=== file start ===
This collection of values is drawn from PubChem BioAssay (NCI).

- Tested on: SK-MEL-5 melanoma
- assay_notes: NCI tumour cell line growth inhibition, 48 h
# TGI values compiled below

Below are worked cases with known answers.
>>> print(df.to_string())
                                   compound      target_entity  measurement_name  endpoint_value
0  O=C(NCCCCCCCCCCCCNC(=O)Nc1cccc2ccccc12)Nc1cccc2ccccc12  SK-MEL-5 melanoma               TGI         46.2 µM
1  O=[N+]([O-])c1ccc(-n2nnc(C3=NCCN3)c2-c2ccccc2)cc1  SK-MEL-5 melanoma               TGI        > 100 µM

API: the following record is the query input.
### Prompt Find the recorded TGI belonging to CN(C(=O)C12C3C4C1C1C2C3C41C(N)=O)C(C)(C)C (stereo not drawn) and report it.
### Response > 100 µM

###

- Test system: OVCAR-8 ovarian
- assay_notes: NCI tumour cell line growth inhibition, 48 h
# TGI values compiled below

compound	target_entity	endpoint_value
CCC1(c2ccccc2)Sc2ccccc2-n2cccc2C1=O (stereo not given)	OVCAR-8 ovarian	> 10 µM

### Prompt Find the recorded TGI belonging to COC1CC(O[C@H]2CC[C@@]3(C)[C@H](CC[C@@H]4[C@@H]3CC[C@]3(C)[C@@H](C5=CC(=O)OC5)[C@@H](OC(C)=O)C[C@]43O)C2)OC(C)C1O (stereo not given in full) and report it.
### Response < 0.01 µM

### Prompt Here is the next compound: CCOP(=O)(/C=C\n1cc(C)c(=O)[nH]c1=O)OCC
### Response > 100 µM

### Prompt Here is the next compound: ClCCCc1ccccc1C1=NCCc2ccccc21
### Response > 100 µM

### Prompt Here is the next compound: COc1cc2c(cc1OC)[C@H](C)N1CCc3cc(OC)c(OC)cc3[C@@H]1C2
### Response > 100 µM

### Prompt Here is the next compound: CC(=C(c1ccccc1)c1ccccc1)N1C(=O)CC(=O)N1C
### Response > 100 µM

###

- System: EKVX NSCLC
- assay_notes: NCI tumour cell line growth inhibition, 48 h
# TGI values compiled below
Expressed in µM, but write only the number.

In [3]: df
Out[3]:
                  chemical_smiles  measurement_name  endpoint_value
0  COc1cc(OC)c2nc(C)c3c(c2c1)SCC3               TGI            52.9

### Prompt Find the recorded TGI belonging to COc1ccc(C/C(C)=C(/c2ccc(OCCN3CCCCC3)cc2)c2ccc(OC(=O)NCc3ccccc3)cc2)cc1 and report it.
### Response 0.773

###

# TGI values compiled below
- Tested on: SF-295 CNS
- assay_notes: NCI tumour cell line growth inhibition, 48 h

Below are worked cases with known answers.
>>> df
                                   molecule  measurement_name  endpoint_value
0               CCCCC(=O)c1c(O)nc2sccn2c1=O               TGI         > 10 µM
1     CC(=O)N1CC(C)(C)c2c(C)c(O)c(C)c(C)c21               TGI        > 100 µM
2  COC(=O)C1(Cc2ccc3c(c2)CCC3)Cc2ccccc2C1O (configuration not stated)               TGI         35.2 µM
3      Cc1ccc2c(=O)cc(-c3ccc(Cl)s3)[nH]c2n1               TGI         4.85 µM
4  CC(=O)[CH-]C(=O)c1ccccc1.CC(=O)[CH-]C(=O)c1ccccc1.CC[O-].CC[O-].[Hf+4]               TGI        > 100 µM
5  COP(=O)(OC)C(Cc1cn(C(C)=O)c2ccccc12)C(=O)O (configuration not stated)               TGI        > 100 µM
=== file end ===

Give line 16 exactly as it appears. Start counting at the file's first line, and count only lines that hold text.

# TGI values compiled below